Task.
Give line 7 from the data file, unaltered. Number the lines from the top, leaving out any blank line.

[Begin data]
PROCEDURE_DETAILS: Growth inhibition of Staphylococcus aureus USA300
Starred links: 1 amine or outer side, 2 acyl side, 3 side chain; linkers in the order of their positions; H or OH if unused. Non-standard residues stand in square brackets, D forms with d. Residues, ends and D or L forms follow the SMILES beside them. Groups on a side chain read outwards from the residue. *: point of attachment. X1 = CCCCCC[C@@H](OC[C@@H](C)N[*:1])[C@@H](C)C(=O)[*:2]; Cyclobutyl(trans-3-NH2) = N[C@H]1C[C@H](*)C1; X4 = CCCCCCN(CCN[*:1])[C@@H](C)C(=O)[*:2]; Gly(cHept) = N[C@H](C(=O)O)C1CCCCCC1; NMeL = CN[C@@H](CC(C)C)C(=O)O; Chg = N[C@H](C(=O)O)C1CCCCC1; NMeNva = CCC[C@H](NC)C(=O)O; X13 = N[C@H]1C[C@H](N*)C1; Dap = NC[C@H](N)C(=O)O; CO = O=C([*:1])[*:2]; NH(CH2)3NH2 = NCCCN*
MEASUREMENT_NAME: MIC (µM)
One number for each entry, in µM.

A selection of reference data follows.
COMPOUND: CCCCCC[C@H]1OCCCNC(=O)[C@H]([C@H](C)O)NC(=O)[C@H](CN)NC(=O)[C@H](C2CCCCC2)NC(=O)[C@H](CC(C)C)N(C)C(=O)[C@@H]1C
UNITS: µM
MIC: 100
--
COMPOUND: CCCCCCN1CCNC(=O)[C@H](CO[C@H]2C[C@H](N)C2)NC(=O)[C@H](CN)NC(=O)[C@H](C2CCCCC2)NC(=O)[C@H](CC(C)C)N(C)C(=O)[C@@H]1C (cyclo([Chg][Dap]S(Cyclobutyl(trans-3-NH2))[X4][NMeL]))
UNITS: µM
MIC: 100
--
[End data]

UNITS: µM